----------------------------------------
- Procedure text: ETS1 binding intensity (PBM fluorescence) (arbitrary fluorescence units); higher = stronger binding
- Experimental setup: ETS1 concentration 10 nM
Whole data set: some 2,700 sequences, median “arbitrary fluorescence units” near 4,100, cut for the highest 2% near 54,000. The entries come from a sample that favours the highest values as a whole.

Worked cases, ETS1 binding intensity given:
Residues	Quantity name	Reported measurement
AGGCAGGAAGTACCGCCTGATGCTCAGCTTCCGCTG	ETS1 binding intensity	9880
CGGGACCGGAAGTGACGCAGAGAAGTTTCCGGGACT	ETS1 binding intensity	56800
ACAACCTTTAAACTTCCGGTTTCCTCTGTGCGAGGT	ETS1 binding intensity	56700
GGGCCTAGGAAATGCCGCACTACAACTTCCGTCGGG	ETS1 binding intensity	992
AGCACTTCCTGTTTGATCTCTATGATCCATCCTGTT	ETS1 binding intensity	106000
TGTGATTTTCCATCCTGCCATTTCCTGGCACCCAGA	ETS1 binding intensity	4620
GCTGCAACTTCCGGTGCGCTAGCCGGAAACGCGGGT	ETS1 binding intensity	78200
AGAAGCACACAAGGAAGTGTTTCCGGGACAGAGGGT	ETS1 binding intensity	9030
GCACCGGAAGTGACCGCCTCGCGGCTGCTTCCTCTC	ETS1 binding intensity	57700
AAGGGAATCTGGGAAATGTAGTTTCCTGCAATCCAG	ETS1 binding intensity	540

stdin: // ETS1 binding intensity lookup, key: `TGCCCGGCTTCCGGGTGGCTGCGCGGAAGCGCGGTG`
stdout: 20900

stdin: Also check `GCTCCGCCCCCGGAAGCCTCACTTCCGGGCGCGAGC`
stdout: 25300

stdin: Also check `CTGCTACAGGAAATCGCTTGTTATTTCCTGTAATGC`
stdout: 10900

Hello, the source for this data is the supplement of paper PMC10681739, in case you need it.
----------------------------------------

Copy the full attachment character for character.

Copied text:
- Procedure text: ETS1 binding intensity (PBM fluorescence) (arbitrary fluorescence units); higher = stronger binding
- Experimental setup: ETS1 concentration 10 nM
Whole data set: some 2,700 sequences, median “arbitrary fluorescence units” near 4,100, cut for the highest 2% near 54,000. The entries come from a sample that favours the highest values as a whole.

Worked cases, ETS1 binding intensity given:
Residues	Quantity name	Reported measurement
AGGCAGGAAGTACCGCCTGATGCTCAGCTTCCGCTG	ETS1 binding intensity	9880
CGGGACCGGAAGTGACGCAGAGAAGTTTCCGGGACT	ETS1 binding intensity	56800
ACAACCTTTAAACTTCCGGTTTCCTCTGTGCGAGGT	ETS1 binding intensity	56700
GGGCCTAGGAAATGCCGCACTACAACTTCCGTCGGG	ETS1 binding intensity	992
AGCACTTCCTGTTTGATCTCTATGATCCATCCTGTT	ETS1 binding intensity	106000
TGTGATTTTCCATCCTGCCATTTCCTGGCACCCAGA	ETS1 binding intensity	4620
GCTGCAACTTCCGGTGCGCTAGCCGGAAACGCGGGT	ETS1 binding intensity	78200
AGAAGCACACAAGGAAGTGTTTCCGGGACAGAGGGT	ETS1 binding intensity	9030
GCACCGGAAGTGACCGCCTCGCGGCTGCTTCCTCTC	ETS1 binding intensity	57700
AAGGGAATCTGGGAAATGTAGTTTCCTGCAATCCAG	ETS1 binding intensity	540

stdin: // ETS1 binding intensity lookup, key: `TGCCCGGCTTCCGGGTGGCTGCGCGGAAGCGCGGTG`
stdout: 20900

stdin: Also check `GCTCCGCCCCCGGAAGCCTCACTTCCGGGCGCGAGC`
stdout: 25300

stdin: Also check `CTGCTACAGGAAATCGCTTGTTATTTCCTGTAATGC`
stdout: 10900

Hello, the source for this data is the supplement of paper PMC10681739, in case you need it.